Monday, January 14, 2008

Those Crazy Canucks

So. It's been a little quiet around here recently, hasn't it?
It's not that I don't have things to say though; never fear, I do.

What I don't have is enough time. For I have been blogging, you see. At the blawg. And at The Flight Deck. Right at the moment, it feels like I have become the point man woman in regard to every human rights complaint brought by Muslims in Canada. Okay, maybe a bit of an exaggeration. But over at Neptunus Lex, Babs does seem determined to have me respond to a lot of different cases.

Anyway, I figure that until I get a chance to talk about what *I* want to talk about, I might as well share with you what I have been blogging about. This was written in response to Babs asking my response to this recent “human rights” case in Canada:

Muslims and Human Rights Complaints ... The Resident Canuck Weighs In

Babs, there is a statement Ezra makes in his opening statement that I essentially agree with:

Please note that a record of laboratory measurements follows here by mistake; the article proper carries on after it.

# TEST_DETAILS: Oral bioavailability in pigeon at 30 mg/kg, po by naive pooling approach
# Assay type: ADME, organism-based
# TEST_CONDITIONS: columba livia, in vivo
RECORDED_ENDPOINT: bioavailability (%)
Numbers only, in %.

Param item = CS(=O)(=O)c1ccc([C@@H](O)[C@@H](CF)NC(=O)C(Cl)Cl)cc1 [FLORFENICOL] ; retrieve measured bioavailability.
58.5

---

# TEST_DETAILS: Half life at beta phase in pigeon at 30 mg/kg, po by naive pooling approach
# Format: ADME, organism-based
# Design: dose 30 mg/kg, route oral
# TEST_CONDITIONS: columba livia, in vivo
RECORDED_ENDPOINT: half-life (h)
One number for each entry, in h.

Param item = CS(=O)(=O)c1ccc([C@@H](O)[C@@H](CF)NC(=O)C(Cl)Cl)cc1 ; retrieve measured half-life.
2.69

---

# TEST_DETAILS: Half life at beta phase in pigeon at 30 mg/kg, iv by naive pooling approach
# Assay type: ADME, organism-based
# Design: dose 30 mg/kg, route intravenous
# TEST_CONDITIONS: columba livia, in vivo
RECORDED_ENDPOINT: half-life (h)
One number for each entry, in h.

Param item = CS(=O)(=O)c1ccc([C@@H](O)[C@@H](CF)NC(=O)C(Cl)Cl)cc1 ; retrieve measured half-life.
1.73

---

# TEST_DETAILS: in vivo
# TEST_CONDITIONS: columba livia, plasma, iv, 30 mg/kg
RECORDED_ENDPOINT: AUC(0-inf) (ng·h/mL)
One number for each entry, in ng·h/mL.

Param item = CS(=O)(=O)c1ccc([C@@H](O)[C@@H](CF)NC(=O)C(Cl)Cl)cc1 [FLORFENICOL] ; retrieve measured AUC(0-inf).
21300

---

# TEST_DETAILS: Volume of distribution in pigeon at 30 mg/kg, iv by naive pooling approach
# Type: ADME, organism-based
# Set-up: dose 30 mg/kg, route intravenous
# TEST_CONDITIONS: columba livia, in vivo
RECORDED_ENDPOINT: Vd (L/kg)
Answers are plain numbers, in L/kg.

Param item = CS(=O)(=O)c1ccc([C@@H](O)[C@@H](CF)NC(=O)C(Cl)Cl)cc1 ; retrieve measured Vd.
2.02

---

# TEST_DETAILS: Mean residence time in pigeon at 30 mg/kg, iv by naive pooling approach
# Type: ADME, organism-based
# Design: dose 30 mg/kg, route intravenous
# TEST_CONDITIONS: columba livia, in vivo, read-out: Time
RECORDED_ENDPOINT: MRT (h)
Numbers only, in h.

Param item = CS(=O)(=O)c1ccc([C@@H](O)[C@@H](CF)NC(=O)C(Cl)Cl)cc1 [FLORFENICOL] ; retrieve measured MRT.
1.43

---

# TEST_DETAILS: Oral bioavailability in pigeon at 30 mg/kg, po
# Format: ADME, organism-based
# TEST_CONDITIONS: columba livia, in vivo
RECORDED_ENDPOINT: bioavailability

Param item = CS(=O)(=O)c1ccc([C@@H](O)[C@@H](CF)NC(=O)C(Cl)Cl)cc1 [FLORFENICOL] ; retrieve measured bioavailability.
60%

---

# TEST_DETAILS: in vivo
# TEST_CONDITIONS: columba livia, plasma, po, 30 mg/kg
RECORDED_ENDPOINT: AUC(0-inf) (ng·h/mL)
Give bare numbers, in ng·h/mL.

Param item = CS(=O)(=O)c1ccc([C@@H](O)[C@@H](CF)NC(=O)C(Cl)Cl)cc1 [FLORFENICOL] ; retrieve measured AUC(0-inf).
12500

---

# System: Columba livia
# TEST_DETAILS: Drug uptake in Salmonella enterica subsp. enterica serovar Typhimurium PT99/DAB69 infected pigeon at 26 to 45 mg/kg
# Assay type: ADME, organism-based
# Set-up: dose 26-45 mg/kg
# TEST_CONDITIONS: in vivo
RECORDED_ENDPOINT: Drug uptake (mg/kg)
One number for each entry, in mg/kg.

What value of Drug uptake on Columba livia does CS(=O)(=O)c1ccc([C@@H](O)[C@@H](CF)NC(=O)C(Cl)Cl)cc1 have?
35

I believe that this commission has no proper authority over me. The commission was meant as a low-level, quasi-judicial body to arbitrate squabbles about housing, employment and other matters, where a complainant felt that their race or sex was the reason they were discriminated against. The commission was meant to deal with deeds, not words or ideas. Now the commission, which is funded by a secular government, from the pockets of taxpayers of all backgrounds, is taking it upon itself to be an enforcer of the views of radical Islam. So much for the separation of mosque and state.

I think there is a good argument that human rights legislation has more recently been amended to cover issues that it was never intended to. And probably shouldn't be. "The commission was meant to deal with deeds, not words or ideas." He is probably right there.

But first of all, that does not, in and of itself, make the premise of human rights tribunals wrong. And that's where Ezra and I disagree. He complains because the complainants don't have to pay lawyers but the defendants do. He's right. And the fact that the complainant doesn't have to pay for their lawyer is one of the main reasons I am in favour of human rights tribunals. Let's face it, the large majority of individuals can't afford the services of a lawyer. I know I sure can't. That's why things like small claims courts and human rights tribunals were created.


*By the way, if you want even more fun, make sure you read the comments that follow the post too.

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